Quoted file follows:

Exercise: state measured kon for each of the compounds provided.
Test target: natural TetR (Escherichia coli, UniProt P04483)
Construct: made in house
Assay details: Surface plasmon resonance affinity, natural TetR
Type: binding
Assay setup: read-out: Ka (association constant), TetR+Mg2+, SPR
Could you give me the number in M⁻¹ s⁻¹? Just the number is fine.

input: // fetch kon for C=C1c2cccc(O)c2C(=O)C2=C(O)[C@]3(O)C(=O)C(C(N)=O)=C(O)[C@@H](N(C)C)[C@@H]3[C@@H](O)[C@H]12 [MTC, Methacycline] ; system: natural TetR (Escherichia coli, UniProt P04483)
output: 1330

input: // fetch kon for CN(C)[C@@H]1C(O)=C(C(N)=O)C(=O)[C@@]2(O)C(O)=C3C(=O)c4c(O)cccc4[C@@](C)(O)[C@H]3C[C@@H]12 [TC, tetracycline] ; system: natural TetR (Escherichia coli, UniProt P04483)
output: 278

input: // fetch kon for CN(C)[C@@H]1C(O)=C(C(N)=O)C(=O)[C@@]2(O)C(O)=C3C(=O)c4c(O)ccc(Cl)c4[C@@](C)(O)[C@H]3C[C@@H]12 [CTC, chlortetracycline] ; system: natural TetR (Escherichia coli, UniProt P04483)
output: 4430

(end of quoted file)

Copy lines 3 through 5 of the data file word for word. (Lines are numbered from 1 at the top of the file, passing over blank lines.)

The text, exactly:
Construct: made in house
Assay details: Surface plasmon resonance affinity, natural TetR
Type: binding